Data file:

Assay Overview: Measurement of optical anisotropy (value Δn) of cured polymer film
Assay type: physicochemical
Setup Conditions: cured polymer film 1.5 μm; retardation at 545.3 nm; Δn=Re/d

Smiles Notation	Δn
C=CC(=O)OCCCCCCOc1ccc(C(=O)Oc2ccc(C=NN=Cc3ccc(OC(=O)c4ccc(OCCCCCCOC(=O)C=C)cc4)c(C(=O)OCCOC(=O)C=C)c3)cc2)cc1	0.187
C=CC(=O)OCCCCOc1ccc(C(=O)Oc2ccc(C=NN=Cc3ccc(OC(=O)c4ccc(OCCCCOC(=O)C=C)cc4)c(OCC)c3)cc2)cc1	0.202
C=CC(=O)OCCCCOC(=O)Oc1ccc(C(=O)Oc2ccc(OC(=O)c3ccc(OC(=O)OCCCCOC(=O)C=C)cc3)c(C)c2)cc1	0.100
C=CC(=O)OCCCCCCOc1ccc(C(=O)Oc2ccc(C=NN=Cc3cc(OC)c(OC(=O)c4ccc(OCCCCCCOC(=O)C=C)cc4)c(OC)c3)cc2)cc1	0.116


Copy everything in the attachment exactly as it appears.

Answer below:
Assay Overview: Measurement of optical anisotropy (value Δn) of cured polymer film
Assay type: physicochemical
Setup Conditions: cured polymer film 1.5 μm; retardation at 545.3 nm; Δn=Re/d

Smiles Notation	Δn
C=CC(=O)OCCCCCCOc1ccc(C(=O)Oc2ccc(C=NN=Cc3ccc(OC(=O)c4ccc(OCCCCCCOC(=O)C=C)cc4)c(C(=O)OCCOC(=O)C=C)c3)cc2)cc1	0.187
C=CC(=O)OCCCCOc1ccc(C(=O)Oc2ccc(C=NN=Cc3ccc(OC(=O)c4ccc(OCCCCOC(=O)C=C)cc4)c(OCC)c3)cc2)cc1	0.202
C=CC(=O)OCCCCOC(=O)Oc1ccc(C(=O)Oc2ccc(OC(=O)c3ccc(OC(=O)OCCCCOC(=O)C=C)cc3)c(C)c2)cc1	0.100
C=CC(=O)OCCCCCCOc1ccc(C(=O)Oc2ccc(C=NN=Cc3cc(OC)c(OC(=O)c4ccc(OCCCCCCOC(=O)C=C)cc4)c(OC)c3)cc2)cc1	0.116